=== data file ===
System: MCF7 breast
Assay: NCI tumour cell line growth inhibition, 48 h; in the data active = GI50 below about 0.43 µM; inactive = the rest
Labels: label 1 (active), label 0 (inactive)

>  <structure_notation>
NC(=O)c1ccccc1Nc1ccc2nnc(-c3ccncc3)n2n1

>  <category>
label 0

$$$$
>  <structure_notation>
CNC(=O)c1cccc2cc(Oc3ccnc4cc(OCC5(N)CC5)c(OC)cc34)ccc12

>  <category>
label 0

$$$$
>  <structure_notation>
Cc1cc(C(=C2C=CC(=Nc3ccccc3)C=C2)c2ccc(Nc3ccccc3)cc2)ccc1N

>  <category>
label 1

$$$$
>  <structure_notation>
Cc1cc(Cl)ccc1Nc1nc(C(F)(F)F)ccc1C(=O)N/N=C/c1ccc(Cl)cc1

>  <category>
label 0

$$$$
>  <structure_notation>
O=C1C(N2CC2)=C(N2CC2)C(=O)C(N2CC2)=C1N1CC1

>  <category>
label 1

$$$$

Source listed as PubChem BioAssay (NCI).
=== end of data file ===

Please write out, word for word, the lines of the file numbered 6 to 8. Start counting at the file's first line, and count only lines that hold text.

>  <category>
label 0

$$$$